While everyone’s circumstances are different, there is no doubt about the relief a financial safety net brings. Try to make financial choices that will not only help you stay afloat, but also ensure you have something set aside for when you need it most.
Recent times have brought about many changes for all of us. The uncertainty that was created by the onset of a pandemic, has meant that we have to think twice before spending money. One thing is for sure: when your finances are in order, you have less stress about money for a rainy day. Setting yourself up for success when it comes to saving money all comes down to knowing what you have to change, how to change it and to make that behaviour stick. The best way to start almost anything, is to set small goals. Saving is an important goal, but without clear and realistic goals to help you stay focused, it can be hard to keep it up – especially when life gets tough.
Where can you start?
A good place to start, may be to take a good look at your budget and the choices you make. Research by behavioural experts at Discovery Bank showed five main things affect our financial health the most – and it has nothing to do with the size of your income. These five things are: how well we manage debt, whether or not we save, have the right insurance, how we manage the payment term on property, and our retirement plans.
It can all sound very daunting – but it doesn’t have to be. Experts in changing behaviour agree it starts with having clear goals. Sometimes it’s not the short-term goals that discourage us, but the ones that extend long into the future, for example, retirement. Warren Ingram, executive director at Galileo Capital, agrees that long-term financial planning is naturally difficult: “If you’re 25 and you set a goal to retire at age 55, that is so far in the future the concept is almost academic.” In other words, it feels so far away that it’s simply “not realistic.”
Setting goals around specific behaviours
What’s important when you start out setting financial goals, is to make them realistic. Also, you have to understand your financial behaviour and set goals that are shaped around the five behaviours that build financial wellbeing over time. If you’re curious, the Vitality Money Calculator on the Discovery website is available to everyone. You’ll get a quick view of your financial wellbeing and it can kick-start your thoughts around savings and other goals of adequate insurance, retirement funds, and managing short-term and property debt.
Be SMART about your savings goals
The well-known SMART system for goal-setting, suggests that every goal should aim to be:
- Specific – say exactly what you want to do
- Measurable – to keep track of your progress
- Achievable – be realistic so that you can reach it
- Relevant – the goal has to matter or add value
- Time-bound – steps to reach the goal in a specific time frame
An example of a savings goal that is SMART would be: By 2025, I want to save R100 000 for a deposit on a property. Setting goals with practical ideas on how to save an extra R20 000 each year will make it easier.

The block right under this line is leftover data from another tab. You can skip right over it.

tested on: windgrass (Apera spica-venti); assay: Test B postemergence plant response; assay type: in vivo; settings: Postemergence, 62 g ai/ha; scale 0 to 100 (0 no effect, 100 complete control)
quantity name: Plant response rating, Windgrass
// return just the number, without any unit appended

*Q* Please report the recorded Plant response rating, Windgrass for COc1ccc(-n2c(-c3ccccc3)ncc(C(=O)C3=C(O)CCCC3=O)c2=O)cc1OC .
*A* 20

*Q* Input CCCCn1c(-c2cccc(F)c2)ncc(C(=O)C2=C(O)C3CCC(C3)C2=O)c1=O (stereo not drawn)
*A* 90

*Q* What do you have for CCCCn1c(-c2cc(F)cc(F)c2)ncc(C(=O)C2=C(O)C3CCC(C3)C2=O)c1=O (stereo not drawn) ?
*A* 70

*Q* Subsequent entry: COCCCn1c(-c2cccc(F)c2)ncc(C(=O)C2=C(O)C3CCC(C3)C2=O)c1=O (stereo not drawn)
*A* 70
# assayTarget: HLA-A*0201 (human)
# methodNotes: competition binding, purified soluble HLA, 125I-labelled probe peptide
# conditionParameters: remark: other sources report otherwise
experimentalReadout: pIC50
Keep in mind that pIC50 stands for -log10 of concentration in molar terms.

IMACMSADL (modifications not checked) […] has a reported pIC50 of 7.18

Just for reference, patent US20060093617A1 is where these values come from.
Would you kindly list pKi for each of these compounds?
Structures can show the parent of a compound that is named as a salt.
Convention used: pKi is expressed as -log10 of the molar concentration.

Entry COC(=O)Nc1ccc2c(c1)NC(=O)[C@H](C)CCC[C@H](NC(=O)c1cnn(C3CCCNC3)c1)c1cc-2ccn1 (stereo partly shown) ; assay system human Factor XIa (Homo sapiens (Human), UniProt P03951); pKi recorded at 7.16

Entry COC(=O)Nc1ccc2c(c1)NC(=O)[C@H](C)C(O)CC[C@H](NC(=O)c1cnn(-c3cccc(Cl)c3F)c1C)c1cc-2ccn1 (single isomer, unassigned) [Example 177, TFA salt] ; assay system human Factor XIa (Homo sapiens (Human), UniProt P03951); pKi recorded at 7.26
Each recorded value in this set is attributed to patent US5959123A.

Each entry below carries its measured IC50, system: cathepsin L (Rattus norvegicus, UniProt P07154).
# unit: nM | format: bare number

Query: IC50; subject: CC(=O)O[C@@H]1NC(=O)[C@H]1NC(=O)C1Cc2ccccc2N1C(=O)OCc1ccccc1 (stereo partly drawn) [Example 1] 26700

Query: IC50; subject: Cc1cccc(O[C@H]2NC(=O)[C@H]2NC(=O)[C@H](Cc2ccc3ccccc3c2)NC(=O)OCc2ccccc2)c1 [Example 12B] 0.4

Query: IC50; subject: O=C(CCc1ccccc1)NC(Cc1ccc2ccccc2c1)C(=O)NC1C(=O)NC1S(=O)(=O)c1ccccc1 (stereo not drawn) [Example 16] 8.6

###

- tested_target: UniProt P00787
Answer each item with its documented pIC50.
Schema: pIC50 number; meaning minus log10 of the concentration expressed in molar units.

These could be:
- Save money by changing your cellphone package
- Put away 80% of any bonuses you get
- Only go out for dinner twice a month
- Cycle to where you want to go
- Sign up for after-hours freelance work
If you are savings towards different goals, it might be a good idea to save separately for different goals by setting up a separate savings account for each of your goals. Discovery Bank clients get access to a range of free savings accounts and can add as many savings accounts to their banking profile as they need.
As humans we have to see some reward for hard work. And saving can be difficult when life happens. So when you are faced with any fork in the road, you will have to make a decision about whether or not you need to adjust your goals. In agreement with Vitality Money’s approach, Ingram says, “There will be factors that influence you. The bottom line is that you should always keep your eye on the long-term financial goal, and adjust your short-term steps to get there.”
To stay motivated it is important that you reward every accomplishment with something that you value, like a new book or a new experience. These rewards will keep you on track. That is why Vitality Money rewards are such an important aspect of Vitality Money. Vitality Money keeps you motivated by rewarding you for every savings or financial goal you reach with travel, food and lifestyle discounts. It also gives you the benefits of financial returns through Discovery Miles and better interest rates on your savings. Every choice that strengthen your current and future financial wellbeing comes with a reward.
There’s no doubt that with the right goals in place, it is possible to get going. Start with setting your SMART goals today and check out the Vitality Money Calculator for some inspiration.
The Vitality Money Calculator is for information only and does not constitute financial advice. Please consult your financial adviser before making any financial decisions
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Behavioural theory shows that we humans don’t always make the most rational choices that serve us well in future. In uncertain times, we may also take more risks or make hasty decisions. Stop, take a moment and look these five behaviours and how you rate.